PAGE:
In Thailand's deep south on the west side there is a growing industry for tourism, including scuba diving. The infrastructure is still a little underdeveloped and the diving sites have not been fully explored and mapped, but reports suggest that there is a good future for the area. It is important for the locals and authorities to keep the right balance between overdevelopment and convenient facilities. While they may be trying to learn from past mistakes on other islands, it is important to understand that most tourists don't want to travel across the world and only have the option of high standards at high prices. There are still many people who want to live in a bamboo hut on the beach for a few Dollars.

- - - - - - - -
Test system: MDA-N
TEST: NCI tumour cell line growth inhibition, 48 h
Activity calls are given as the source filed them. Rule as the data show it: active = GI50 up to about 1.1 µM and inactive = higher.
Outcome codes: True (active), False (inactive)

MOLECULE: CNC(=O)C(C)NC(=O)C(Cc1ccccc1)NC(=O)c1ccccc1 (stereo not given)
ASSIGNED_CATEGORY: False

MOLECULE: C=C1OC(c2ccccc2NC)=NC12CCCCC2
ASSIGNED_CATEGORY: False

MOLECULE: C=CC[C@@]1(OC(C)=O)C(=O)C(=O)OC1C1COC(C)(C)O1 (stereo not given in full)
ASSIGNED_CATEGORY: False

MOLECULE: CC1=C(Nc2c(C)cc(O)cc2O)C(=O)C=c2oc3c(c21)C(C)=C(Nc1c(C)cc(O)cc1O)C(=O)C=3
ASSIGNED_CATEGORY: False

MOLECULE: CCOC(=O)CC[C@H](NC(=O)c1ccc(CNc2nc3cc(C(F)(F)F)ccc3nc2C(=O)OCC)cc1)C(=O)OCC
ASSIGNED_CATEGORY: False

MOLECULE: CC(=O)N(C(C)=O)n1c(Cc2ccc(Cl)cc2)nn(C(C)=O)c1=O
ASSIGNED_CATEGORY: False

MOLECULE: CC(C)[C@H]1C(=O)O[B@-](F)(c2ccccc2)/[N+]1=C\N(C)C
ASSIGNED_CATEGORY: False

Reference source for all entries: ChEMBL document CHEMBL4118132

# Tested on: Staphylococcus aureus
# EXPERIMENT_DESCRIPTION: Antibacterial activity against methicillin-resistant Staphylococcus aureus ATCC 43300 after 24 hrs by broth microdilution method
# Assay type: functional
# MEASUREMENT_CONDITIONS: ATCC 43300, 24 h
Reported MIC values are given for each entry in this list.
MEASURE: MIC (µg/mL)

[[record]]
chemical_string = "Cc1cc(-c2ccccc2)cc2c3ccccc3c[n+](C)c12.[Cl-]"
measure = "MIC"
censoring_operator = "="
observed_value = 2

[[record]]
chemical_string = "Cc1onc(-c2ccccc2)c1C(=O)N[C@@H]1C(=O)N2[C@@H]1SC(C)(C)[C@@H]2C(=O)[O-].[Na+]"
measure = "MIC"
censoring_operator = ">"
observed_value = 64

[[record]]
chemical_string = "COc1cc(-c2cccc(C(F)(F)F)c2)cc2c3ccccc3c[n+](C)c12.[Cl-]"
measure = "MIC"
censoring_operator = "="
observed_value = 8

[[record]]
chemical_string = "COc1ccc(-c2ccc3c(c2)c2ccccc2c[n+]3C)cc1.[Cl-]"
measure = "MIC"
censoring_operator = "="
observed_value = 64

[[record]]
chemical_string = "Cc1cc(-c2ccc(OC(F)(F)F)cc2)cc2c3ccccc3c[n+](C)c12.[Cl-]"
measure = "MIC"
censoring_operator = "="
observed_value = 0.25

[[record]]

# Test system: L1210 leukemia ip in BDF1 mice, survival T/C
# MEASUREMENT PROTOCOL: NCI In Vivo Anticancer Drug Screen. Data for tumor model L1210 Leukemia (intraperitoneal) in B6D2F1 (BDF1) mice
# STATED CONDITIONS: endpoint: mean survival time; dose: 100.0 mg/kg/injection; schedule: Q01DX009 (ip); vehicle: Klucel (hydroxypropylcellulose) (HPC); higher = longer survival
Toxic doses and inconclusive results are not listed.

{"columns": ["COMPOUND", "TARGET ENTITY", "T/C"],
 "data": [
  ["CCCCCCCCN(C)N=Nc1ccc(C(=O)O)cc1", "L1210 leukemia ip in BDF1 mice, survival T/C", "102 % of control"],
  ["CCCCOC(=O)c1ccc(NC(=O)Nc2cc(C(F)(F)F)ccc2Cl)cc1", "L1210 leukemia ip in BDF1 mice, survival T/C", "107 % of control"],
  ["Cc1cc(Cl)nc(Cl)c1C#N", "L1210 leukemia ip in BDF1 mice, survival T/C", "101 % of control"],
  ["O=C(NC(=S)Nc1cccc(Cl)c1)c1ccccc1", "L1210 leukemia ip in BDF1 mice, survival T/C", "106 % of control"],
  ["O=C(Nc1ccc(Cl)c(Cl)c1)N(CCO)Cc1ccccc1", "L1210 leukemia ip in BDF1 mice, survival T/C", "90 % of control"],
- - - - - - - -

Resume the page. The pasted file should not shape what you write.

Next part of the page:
In summary, the cheapest good diving near Bangkok is to be found in and around Koh Tao. While the groups of divers to each instructor or PADI Divemaster may be larger than on the west coast, the whole set up works incredibly well and it's a very sociable experience. Diving there is more for young travellers on a budget who want the choice of different diving opportunities and the chance of seeing a Whale Shark. Koh Phi Phi probably has the best daytrip diving sites in Thailand, which is proven by dive boats from Phuket, Koh Lanta and The Racha Islands visiting every day. Here everything, including the diving, is more expensive than Koh Tao, but the experience is better too. This mainly refers to water clarity and the diversity of marine life. However, without a doubt, the best diving sites in Thailand are found far out to sea from the west coast. Richelieu Rock is the best single dive site, but the best place to go scuba diving in Thailand has to be The Similan Islands. Day trips are popular, with journeys of two hours each way sandwiching two daytime dives. However, staying on Similan Liveaboards allows passengers to dive four times per day – at dawn, mid morning, mid afternoon and at night. Trip prices may look high, but when considering that accommodation, food and drinks are included it all of a sudden becomes a bargain. The $-per-dive ratio makes the best diving in Thailand also the best value diving in Thailand.